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Young Muslim Leads Hijab Campaign to Break Down Barriers

Leading a successful campaign to allow Muslim girls to wear sports hijab during PE lessons, a young Muslim student from Lancashire hopes her campaign will break barriers from more Muslims to join sport.

Umme Kalsoom, a 16-year-old student in Burnley, Lancashire, started the campaign after she felt “vulnerable” when expected to take off her hijab while playing sport at her school.

“I did it to bring comfort to myself and the other girls” she said, BBC reported.

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The young Muslim was struck by the attention her campaign achieved, adding: “I didn’t know it would go this far.”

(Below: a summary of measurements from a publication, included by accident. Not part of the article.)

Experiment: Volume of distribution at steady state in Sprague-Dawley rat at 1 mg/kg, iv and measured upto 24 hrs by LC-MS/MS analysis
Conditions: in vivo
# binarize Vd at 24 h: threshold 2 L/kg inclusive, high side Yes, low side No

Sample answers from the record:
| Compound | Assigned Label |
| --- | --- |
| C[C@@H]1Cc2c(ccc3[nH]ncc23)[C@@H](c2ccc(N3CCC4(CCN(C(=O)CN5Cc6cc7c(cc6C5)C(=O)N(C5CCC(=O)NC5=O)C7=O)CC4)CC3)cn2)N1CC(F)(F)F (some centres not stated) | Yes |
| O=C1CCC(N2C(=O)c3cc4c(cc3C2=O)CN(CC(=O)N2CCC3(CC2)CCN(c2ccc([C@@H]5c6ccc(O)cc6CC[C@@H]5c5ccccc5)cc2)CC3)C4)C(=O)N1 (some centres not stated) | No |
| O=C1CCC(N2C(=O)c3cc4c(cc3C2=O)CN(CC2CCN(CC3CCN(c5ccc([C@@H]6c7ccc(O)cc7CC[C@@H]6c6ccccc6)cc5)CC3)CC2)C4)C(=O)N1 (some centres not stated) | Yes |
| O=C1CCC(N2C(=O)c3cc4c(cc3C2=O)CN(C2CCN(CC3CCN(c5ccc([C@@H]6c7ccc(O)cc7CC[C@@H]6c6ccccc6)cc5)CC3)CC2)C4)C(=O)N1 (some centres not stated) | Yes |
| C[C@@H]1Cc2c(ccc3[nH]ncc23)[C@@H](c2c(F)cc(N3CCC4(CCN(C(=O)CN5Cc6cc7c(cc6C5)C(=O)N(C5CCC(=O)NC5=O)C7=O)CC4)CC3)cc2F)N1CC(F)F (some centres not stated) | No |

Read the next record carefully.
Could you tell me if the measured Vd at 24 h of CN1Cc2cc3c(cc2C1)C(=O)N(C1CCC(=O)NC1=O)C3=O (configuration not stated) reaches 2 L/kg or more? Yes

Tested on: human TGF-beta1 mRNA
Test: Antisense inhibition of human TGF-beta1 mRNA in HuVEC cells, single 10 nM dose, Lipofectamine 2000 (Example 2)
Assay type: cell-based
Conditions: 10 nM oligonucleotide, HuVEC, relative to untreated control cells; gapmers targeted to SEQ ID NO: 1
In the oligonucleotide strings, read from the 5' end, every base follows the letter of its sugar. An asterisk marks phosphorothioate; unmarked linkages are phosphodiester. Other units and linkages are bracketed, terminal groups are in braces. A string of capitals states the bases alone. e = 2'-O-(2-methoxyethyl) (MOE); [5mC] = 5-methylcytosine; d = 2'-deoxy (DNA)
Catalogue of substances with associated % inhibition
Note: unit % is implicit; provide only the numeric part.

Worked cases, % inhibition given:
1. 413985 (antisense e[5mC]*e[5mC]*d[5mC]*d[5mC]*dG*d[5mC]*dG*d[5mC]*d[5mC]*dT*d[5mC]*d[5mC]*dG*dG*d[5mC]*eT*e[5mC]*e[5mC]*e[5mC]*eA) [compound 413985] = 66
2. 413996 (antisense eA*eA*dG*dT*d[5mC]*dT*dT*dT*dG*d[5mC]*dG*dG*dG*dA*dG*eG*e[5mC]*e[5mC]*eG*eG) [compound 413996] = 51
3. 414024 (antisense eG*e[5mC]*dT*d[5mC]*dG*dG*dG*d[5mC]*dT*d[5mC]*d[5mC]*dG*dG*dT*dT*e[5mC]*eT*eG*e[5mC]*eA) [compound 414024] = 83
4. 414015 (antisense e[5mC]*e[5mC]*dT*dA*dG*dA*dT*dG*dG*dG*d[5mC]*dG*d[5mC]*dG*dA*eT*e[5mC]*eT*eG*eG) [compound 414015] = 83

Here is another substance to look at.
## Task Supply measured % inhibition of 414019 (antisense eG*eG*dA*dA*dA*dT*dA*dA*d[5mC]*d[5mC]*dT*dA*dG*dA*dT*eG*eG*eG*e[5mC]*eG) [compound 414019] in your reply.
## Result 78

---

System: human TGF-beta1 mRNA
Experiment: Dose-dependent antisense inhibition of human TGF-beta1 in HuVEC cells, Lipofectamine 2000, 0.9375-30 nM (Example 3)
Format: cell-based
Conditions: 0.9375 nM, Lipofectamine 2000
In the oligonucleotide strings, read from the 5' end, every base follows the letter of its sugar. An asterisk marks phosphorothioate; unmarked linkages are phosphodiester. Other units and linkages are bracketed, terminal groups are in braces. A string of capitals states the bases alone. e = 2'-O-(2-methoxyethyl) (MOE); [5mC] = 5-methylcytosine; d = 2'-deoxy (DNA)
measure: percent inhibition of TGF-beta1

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As the school has since changed its policy, Umme Kalsoom hopes her campaign will have a nationwide impact.

“(The hijab) makes me feel like myself,” she said. “Taking it off to do something I love didn’t enable me to feel my full self and I lacked confidence without it.”

Contacted by other Muslim girls seeking advice, she hoped her campaign would “break down the barriers for girls to play football everywhere they exist”.

She described football as “really inclusive and really powerful because you play with people with different abilities and from different backgrounds, so it brings people together and it makes them more confident.”

Islam sees hijab as an obligatory code of dress, not a religious symbol displaying one’s affiliations.

Several religious, cultural, and ethnic factors determine Muslims’ approach to sport.

In general, Islam promotes good health and fitness and encourages both men and women to engage in physical activity to maintain healthy lifestyles.